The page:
You see this framework a lot in businesses where you’ll see people posting in business-oriented Facebook groups where people are like, “There’s not enough to go around or whatever.” If they are doing that thing, then that means there’s not enough for me to do that thing as well. That’s the theme that pops up where it’s like, “You have to remember, and we’re all in this together. We’re all supporting each other.” Especially in online business, we’re like our own little microcosm where we’re all supporting each other and showing up together. It’s good to remember that we are all in this together.
If you want to go further, you have to surround yourself with like-minded people, which does, in my own experience, make the discovery of these things so much easier because it’s both a place where you can go to learn more. It’s also a place where you can go to almost be called out on your shit. I know that I can go to my own community of these women and be like, “This is the thing that I’m experiencing or seeing.”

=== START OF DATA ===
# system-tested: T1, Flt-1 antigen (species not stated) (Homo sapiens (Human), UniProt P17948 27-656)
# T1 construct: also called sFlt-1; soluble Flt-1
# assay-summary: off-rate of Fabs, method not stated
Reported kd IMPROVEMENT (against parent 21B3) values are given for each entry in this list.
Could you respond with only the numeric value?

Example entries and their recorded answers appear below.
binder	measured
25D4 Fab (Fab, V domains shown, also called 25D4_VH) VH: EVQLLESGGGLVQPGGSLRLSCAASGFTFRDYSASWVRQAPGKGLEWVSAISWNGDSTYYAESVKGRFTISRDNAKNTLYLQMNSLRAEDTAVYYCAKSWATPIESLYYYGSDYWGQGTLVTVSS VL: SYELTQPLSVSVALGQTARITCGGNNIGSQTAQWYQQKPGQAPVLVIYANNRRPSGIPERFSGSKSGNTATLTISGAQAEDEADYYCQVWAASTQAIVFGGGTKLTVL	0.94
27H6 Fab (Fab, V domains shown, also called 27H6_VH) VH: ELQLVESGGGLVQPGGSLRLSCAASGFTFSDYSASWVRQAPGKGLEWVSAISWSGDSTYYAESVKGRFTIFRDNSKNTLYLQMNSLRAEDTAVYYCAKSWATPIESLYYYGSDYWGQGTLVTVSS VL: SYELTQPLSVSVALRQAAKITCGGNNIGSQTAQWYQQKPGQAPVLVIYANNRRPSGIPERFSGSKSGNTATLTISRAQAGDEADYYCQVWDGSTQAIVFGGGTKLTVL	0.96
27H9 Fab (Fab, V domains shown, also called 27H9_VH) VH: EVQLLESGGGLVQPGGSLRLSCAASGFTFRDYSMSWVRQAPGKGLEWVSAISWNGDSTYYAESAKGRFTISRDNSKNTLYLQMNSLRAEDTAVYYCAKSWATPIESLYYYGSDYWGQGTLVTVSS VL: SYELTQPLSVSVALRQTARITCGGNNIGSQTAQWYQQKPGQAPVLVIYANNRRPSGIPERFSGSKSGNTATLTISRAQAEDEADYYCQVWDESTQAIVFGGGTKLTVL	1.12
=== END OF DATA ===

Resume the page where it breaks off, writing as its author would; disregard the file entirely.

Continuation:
We can have a great discussion about it, or somebody can be like, “You’re fucking up. Here’s how you can learn more and fix it.” With that, there’s also got to be the desire to look inward and see where you may not be stepping up in the way that you could be and to be able to honestly sit down and dig into that and want to change it as well.